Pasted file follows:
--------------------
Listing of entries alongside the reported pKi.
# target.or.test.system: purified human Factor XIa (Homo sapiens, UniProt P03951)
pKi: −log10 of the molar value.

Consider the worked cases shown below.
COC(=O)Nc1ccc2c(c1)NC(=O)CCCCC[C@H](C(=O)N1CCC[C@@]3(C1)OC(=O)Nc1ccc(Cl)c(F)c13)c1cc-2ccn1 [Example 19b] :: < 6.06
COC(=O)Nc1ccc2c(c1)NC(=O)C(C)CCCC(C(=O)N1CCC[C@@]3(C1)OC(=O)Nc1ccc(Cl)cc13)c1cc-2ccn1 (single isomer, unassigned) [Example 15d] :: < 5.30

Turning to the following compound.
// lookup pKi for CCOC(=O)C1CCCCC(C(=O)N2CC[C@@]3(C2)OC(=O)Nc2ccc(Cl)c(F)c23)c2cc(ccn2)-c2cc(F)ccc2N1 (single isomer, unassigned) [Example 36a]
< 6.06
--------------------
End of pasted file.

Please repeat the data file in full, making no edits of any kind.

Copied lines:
Listing of entries alongside the reported pKi.
# target.or.test.system: purified human Factor XIa (Homo sapiens, UniProt P03951)
pKi: −log10 of the molar value.

Consider the worked cases shown below.
COC(=O)Nc1ccc2c(c1)NC(=O)CCCCC[C@H](C(=O)N1CCC[C@@]3(C1)OC(=O)Nc1ccc(Cl)c(F)c13)c1cc-2ccn1 [Example 19b] :: < 6.06
COC(=O)Nc1ccc2c(c1)NC(=O)C(C)CCCC(C(=O)N1CCC[C@@]3(C1)OC(=O)Nc1ccc(Cl)cc13)c1cc-2ccn1 (single isomer, unassigned) [Example 15d] :: < 5.30

Turning to the following compound.
// lookup pKi for CCOC(=O)C1CCCCC(C(=O)N2CC[C@@]3(C2)OC(=O)Nc2ccc(Cl)c(F)c23)c2cc(ccn2)-c2cc(F)ccc2N1 (single isomer, unassigned) [Example 36a]
< 6.06